7th title in the series ....this is a quiet feeling plot; quite introspective.
That Cat niece has quite the attitude, towards almost everything. I keep feeling her self-centeredness as a character flaw. But true to life as a characterization.
I suspect McCall Smith knows we will not automatically like Cat because of her prickly attitudes about so much of everything.....but she seems quite fair to Eddie, her employee. That's good.
Smith writes prolifically about detectives in Botswana, Portuguese irregular verbs, etc. This time, during a hot summer, the cool climes of Edinburg, both regional and intellectual, called to me. I was not disappointed. Although Isabel Dalhousie does very little detective work, we get a lot of Edinburg, its people, its places, ethics, food, culture, and, of course the author's rather whimsical and random observations of human nature thinly veiled as the thoughts of Ms. Dalhousie. Smith weaves his omniscient narration so skillfully into the thoughts implied (but never formally attributed) to our protagonist that we walk with her through her life as editor of a philosophical review, mother of a 2 year old, and almost fiancée to a younger man experiencing her realizations and self review of same. This is light enough for a beach read and yet deep enough to make you think a bit too.
The book was okay – but not one of my favorites.
When is the Queen going to knight Alexander McCall Smith?! he certainly deserves it - he writes such charming novels with such insight into the human condition and with such marvellous characters and situations. The gentility and the mirror held up to our times is reminiscent of Jane Austen.
Another addition to a favourite series -- as usual, there is a lot of pondering of the fine shadings of ethical response to the various situations Isabel encounters. She ties herself in knots about things, at times, that to others would appear fairly simple.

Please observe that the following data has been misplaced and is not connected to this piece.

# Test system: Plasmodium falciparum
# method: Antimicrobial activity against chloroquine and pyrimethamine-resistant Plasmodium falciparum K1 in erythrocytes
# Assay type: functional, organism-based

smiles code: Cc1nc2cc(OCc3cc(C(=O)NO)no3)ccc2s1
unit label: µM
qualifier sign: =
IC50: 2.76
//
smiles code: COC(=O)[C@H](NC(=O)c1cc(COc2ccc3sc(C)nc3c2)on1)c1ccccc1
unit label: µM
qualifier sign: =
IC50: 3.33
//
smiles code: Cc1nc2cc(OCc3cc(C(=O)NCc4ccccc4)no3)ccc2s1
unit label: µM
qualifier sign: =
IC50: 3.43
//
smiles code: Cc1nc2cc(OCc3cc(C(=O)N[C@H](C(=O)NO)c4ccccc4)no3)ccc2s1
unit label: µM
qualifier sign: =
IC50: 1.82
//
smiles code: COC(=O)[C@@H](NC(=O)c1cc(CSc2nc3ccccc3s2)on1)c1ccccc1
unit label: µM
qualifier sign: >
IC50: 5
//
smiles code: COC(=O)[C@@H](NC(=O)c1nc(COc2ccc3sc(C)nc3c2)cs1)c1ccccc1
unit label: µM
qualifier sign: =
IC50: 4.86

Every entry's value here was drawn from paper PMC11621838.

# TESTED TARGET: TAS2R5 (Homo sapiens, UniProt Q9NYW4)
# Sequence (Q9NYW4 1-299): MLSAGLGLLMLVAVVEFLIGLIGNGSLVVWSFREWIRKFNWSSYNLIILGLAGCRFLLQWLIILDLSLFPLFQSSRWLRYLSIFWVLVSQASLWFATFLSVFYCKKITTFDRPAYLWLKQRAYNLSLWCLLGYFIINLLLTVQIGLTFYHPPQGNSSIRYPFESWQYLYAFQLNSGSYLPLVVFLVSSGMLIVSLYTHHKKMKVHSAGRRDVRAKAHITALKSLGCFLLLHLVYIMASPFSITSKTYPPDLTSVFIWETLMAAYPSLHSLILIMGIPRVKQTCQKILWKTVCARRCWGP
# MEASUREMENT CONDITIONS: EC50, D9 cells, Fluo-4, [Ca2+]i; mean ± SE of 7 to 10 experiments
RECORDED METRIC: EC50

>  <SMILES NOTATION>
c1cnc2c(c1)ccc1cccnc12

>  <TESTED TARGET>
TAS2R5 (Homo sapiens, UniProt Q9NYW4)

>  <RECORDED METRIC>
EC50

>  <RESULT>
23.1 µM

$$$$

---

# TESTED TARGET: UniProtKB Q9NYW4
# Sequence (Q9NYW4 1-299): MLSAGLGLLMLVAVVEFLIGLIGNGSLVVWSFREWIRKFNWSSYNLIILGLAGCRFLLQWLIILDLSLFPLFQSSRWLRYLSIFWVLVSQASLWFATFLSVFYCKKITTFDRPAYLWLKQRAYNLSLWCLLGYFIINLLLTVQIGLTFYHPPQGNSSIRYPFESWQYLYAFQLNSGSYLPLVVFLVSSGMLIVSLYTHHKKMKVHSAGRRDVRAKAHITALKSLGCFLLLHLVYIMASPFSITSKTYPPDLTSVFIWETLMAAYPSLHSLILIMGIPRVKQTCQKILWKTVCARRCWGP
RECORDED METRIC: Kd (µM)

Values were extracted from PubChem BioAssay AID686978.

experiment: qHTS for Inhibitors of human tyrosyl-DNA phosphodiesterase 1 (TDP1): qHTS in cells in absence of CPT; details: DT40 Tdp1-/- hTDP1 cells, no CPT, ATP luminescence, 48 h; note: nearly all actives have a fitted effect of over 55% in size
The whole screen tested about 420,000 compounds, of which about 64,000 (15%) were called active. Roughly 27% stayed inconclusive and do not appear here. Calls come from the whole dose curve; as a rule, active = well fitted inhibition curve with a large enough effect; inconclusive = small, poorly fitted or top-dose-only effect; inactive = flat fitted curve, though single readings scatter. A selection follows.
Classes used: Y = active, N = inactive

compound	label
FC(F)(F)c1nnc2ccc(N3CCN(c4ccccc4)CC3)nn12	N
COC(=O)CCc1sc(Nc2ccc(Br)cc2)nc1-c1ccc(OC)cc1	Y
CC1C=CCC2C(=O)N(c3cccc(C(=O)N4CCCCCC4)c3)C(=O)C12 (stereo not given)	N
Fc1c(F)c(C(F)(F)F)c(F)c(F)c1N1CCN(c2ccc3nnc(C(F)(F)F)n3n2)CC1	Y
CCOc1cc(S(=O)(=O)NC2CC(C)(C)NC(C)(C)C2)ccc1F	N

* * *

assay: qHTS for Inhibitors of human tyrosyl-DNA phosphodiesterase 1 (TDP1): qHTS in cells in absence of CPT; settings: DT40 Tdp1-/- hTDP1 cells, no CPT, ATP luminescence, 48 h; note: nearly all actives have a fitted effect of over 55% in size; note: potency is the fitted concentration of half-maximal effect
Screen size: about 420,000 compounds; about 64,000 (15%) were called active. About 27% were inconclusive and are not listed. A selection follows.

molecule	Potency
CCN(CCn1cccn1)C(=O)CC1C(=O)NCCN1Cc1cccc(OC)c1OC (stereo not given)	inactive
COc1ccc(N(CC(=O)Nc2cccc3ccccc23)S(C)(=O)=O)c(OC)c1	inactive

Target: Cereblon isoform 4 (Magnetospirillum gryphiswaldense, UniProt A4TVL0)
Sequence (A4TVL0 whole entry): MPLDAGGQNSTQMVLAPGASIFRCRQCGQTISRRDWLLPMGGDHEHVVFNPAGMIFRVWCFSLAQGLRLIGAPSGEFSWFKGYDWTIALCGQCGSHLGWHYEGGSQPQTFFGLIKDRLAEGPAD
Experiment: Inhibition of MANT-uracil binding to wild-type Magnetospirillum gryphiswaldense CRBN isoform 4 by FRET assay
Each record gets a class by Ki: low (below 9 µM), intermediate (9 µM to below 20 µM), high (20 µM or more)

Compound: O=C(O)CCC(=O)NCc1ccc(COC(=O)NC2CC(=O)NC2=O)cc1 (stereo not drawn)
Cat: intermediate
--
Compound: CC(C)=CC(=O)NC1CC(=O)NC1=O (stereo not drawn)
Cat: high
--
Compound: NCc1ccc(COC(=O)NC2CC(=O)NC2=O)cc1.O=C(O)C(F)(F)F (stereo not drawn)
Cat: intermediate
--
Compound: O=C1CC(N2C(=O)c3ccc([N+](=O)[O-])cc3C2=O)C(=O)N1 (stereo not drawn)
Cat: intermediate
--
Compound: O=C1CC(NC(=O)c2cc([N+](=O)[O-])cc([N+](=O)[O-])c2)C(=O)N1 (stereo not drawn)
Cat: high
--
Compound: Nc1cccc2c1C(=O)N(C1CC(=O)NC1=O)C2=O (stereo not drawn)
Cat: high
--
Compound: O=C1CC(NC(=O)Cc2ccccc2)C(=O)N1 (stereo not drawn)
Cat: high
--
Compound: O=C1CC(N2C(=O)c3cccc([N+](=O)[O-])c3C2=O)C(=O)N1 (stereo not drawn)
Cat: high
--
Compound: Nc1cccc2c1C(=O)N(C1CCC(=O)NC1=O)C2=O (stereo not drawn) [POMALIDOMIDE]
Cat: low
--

But that's part of her charm: she's a deliberate, thoughtful, woman who experiences some guilt about her easy life (inherited wealth, secure life situation). And of course, the incidental characters in this story are full of interest as well -- McCall Smith is able to communicate his fascination with everyone's stories, and make the slightest person seem intriguing. There are some moments that catch at your heart in this book, and make you wish for life to go a little more easily for certain characters.
How does McCall Smith capture what is so special about the ordinary in life? Isabel's philosophical wanderings connect moral dilemmas with the day-to-day decisions about individual behavior. So real.
Another lovely book by Alexander McCall Smith. Although a very quick read, the author is able to bring out the "charming" qualities of the characters. I'm a huge fan of his books.
Another quietly unfolding look into the current issues of an independently wealthy Edinbourgh woman who has many roles, two of which are being a mother and an owner/editor of a philosophy journal.
Sometimes veers towards being a little overly disparaging about the motivations of others but manages to refrain from going too far down that road.
Always interesting to catch up on the latest installment of Isobel's world.
As usual, Alexander McCall Smith gets you to invest yourself into the ongoing characters in this Scottish mystery series. This time Isabel agrees to investigate three candidates for the head master's position at a boy's school because an anonymous writer has hinted that one of them is not what he pretends to be. A good premise, but some of Isabel's "hunches" in this book were so far out there that it left you wondering.
There are no ages for this title yet.
There are no summaries for this title yet.
There are no notices for this title yet.
There are no quotes for this title yet.